Despite effective anti-malaria methods such as insecticides, repellents and bed nets, Malaria-carrying mosquitoes kill approximately 400,000 people a year. About 3.2 billion people, almost half of the world’s population, are at risk of contracting the disease.
However, we might soon have a new weapon that could dramatically change this landscape.
Scientists in the United States say they have successfully bred a genetically modified mosquito that is able to resist malaria infection.
By using the controversial gene-editing method known as CRISPR, scientists at the University of California introduced a new “resistance” gene into the DNA of eggs belonging to a mosquito found in India (anopheles stephensi) in order to make it a poor host for the malaria parasite.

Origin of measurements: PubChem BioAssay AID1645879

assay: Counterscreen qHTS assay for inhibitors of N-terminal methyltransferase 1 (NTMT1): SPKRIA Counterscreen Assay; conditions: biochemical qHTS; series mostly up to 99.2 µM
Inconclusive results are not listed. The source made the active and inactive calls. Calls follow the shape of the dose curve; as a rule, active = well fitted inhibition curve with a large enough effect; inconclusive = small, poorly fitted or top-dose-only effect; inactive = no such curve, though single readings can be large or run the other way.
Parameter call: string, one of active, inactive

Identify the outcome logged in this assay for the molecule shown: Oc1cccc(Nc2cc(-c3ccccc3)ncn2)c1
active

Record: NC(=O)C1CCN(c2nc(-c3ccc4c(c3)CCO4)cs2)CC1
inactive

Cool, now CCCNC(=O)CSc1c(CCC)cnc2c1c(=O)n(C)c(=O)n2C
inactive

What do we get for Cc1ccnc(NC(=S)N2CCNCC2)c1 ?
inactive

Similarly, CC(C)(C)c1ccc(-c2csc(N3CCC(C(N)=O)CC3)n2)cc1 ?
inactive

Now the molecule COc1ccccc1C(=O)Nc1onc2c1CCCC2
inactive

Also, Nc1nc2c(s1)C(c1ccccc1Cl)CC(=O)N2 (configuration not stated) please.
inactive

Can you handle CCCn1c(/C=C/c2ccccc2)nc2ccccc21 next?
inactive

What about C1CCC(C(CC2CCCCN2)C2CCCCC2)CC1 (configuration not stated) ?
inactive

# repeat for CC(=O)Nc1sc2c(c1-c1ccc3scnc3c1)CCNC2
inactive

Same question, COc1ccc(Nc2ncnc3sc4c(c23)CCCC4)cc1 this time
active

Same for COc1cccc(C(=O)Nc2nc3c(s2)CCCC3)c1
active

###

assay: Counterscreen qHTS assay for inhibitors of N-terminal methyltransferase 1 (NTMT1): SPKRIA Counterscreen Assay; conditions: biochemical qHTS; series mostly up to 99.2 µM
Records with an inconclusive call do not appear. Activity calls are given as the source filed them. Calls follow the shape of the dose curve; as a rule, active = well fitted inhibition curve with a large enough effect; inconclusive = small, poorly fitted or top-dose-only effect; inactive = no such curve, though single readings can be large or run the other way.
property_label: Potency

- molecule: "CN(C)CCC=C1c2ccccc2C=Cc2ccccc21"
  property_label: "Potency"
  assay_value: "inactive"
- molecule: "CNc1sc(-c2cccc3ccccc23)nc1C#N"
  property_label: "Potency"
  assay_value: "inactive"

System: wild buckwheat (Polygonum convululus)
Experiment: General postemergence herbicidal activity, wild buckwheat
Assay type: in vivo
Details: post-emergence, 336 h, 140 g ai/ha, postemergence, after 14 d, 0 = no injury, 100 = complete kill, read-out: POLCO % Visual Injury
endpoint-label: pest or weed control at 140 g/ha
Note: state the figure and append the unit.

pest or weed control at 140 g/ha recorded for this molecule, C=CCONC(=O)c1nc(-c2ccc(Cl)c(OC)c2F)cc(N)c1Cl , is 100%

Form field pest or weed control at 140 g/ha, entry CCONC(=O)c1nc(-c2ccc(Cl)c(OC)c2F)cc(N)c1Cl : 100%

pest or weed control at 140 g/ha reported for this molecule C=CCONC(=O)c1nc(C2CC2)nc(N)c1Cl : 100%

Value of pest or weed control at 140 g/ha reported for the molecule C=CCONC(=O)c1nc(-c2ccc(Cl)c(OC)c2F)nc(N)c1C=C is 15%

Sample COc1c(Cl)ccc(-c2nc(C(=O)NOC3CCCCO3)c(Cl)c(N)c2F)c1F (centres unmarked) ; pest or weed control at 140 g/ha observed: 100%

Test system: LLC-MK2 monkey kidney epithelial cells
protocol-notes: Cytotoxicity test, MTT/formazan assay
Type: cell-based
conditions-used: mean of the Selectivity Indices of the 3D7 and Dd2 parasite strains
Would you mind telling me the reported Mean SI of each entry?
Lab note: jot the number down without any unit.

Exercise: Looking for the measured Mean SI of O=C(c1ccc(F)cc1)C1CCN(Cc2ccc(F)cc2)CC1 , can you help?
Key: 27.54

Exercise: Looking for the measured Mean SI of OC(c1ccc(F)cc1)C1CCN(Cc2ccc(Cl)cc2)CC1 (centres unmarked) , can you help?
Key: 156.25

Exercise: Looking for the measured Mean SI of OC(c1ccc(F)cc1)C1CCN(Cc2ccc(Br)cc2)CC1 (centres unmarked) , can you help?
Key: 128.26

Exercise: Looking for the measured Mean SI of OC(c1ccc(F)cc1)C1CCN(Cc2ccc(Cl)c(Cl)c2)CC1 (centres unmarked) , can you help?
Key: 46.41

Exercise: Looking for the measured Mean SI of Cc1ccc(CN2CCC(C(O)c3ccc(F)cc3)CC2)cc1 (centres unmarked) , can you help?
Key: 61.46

When the genetically modified (GM) mosquitoes mated, their offspring inherited the same resistance to malaria. The DNA codes that combat the parasite were inherited by almost 100% of offspring across three generations. The hope is that these GM mosquitoes can be released into the wild, where they will breed with normal mosquitoes and pass on anti-malarial genes, increasing the number of mosquitoes resistant to the malaria parasite.
Professor Anthony James at the University of California said:
This is a significant first step: the mosquitoes we created are not the final brand, but we know this technology allows us to efficiently create large populations.
Still, many have warned that while the genome-editing method could potentially save lives, accidentally releasing genetically modified organisms into the wild could have unpredictable ecological consequences.
Author: José Santiago, Digital Content Specialist, Public Engagement, World Economic Forum
Image: A Culex quinquefasciatus mosquito is seen on the skin of a human host REUTERS/CDC/James Gathany